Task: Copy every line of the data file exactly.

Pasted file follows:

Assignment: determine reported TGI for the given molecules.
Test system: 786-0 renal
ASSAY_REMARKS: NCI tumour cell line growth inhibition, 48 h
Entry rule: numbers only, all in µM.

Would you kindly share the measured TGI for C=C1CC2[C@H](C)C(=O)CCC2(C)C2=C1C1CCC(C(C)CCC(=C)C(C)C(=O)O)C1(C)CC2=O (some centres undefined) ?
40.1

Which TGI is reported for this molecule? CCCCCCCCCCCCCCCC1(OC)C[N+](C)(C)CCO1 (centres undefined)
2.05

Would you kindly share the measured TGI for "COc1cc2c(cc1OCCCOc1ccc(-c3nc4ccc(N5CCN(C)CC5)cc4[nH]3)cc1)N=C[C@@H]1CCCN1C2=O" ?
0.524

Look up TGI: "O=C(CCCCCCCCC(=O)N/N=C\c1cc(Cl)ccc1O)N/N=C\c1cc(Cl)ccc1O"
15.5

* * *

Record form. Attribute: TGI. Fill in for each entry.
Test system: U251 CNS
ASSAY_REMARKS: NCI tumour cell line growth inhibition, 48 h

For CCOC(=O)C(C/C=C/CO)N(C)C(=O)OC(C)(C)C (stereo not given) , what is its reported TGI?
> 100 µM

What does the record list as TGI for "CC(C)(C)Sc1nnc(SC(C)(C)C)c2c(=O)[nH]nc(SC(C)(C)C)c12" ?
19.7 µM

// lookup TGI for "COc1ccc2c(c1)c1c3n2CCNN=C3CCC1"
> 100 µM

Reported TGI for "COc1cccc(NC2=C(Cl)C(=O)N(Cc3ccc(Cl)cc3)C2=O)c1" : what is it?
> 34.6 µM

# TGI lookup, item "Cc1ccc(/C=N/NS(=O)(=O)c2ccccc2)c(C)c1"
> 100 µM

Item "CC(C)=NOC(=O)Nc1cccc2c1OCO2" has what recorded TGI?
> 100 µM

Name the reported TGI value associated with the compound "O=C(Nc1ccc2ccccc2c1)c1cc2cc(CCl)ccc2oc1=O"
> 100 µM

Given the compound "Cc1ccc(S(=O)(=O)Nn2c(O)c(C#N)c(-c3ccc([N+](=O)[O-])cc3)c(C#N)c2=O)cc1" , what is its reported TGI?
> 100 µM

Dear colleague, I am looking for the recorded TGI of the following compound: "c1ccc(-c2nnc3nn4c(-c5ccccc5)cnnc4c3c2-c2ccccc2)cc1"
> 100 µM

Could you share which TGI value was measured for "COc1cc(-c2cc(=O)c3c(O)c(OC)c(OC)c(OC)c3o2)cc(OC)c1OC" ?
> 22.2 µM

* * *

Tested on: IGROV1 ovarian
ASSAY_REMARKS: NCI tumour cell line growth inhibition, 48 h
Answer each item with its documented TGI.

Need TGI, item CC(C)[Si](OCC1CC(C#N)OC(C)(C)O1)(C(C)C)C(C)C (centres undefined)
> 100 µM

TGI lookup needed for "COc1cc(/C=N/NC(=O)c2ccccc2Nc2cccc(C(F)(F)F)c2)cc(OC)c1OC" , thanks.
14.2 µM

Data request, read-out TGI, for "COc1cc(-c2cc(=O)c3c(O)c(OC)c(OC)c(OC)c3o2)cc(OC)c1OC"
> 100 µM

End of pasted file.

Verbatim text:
Assignment: determine reported TGI for the given molecules.
Test system: 786-0 renal
ASSAY_REMARKS: NCI tumour cell line growth inhibition, 48 h
Entry rule: numbers only, all in µM.

Would you kindly share the measured TGI for C=C1CC2[C@H](C)C(=O)CCC2(C)C2=C1C1CCC(C(C)CCC(=C)C(C)C(=O)O)C1(C)CC2=O (some centres undefined) ?
40.1

Which TGI is reported for this molecule? CCCCCCCCCCCCCCCC1(OC)C[N+](C)(C)CCO1 (centres undefined)
2.05

Would you kindly share the measured TGI for "COc1cc2c(cc1OCCCOc1ccc(-c3nc4ccc(N5CCN(C)CC5)cc4[nH]3)cc1)N=C[C@@H]1CCCN1C2=O" ?
0.524

Look up TGI: "O=C(CCCCCCCCC(=O)N/N=C\c1cc(Cl)ccc1O)N/N=C\c1cc(Cl)ccc1O"
15.5

* * *

Record form. Attribute: TGI. Fill in for each entry.
Test system: U251 CNS
ASSAY_REMARKS: NCI tumour cell line growth inhibition, 48 h

For CCOC(=O)C(C/C=C/CO)N(C)C(=O)OC(C)(C)C (stereo not given) , what is its reported TGI?
> 100 µM

What does the record list as TGI for "CC(C)(C)Sc1nnc(SC(C)(C)C)c2c(=O)[nH]nc(SC(C)(C)C)c12" ?
19.7 µM

// lookup TGI for "COc1ccc2c(c1)c1c3n2CCNN=C3CCC1"
> 100 µM

Reported TGI for "COc1cccc(NC2=C(Cl)C(=O)N(Cc3ccc(Cl)cc3)C2=O)c1" : what is it?
> 34.6 µM

# TGI lookup, item "Cc1ccc(/C=N/NS(=O)(=O)c2ccccc2)c(C)c1"
> 100 µM

Item "CC(C)=NOC(=O)Nc1cccc2c1OCO2" has what recorded TGI?
> 100 µM

Name the reported TGI value associated with the compound "O=C(Nc1ccc2ccccc2c1)c1cc2cc(CCl)ccc2oc1=O"
> 100 µM

Given the compound "Cc1ccc(S(=O)(=O)Nn2c(O)c(C#N)c(-c3ccc([N+](=O)[O-])cc3)c(C#N)c2=O)cc1" , what is its reported TGI?
> 100 µM

Dear colleague, I am looking for the recorded TGI of the following compound: "c1ccc(-c2nnc3nn4c(-c5ccccc5)cnnc4c3c2-c2ccccc2)cc1"
> 100 µM

Could you share which TGI value was measured for "COc1cc(-c2cc(=O)c3c(O)c(OC)c(OC)c(OC)c3o2)cc(OC)c1OC" ?
> 22.2 µM

* * *

Tested on: IGROV1 ovarian
ASSAY_REMARKS: NCI tumour cell line growth inhibition, 48 h
Answer each item with its documented TGI.

Need TGI, item CC(C)[Si](OCC1CC(C#N)OC(C)(C)O1)(C(C)C)C(C)C (centres undefined)
> 100 µM

TGI lookup needed for "COc1cc(/C=N/NC(=O)c2ccccc2Nc2cccc(C(F)(F)F)c2)cc(OC)c1OC" , thanks.
14.2 µM

Data request, read-out TGI, for "COc1cc(-c2cc(=O)c3c(O)c(OC)c(OC)c(OC)c3o2)cc(OC)c1OC"
> 100 µM